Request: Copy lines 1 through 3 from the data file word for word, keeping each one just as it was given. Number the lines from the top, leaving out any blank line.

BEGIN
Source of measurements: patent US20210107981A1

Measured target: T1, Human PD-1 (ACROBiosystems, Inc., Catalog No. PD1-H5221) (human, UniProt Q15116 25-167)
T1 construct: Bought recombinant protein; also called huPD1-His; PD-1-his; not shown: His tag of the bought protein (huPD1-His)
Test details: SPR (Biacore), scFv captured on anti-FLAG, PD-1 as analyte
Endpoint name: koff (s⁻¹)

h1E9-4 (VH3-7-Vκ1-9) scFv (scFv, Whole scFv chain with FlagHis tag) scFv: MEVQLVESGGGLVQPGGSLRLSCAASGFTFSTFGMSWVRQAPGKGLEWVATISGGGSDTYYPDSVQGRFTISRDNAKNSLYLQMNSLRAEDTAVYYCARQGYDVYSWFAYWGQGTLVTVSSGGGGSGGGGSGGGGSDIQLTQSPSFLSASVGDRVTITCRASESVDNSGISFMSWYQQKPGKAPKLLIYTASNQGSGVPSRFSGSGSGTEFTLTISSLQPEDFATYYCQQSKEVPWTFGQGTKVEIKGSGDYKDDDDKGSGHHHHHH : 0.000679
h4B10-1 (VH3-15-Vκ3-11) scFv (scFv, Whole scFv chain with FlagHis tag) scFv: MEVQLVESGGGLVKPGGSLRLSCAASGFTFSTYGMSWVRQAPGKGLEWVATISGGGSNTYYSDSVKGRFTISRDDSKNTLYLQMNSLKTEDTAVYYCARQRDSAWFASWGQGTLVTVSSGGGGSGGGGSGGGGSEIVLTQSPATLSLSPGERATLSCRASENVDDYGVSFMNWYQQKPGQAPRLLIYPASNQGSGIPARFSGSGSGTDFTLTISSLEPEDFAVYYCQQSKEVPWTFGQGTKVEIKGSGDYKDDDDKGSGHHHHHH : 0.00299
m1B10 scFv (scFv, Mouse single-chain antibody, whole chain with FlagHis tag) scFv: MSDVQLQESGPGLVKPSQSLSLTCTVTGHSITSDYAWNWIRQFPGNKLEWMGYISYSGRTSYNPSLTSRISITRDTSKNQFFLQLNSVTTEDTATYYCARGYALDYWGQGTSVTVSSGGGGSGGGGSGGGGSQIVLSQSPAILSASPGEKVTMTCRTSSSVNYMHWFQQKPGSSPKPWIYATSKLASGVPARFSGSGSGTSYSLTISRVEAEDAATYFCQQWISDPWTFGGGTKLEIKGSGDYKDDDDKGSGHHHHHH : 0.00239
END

Source of measurements: patent US20210107981A1

Measured target: T1, Human PD-1 (ACROBiosystems, Inc., Catalog No. PD1-H5221) (human, UniProt Q15116 25-167)
T1 construct: Bought recombinant protein; also called huPD1-His; PD-1-his; not shown: His tag of the bought protein (huPD1-His)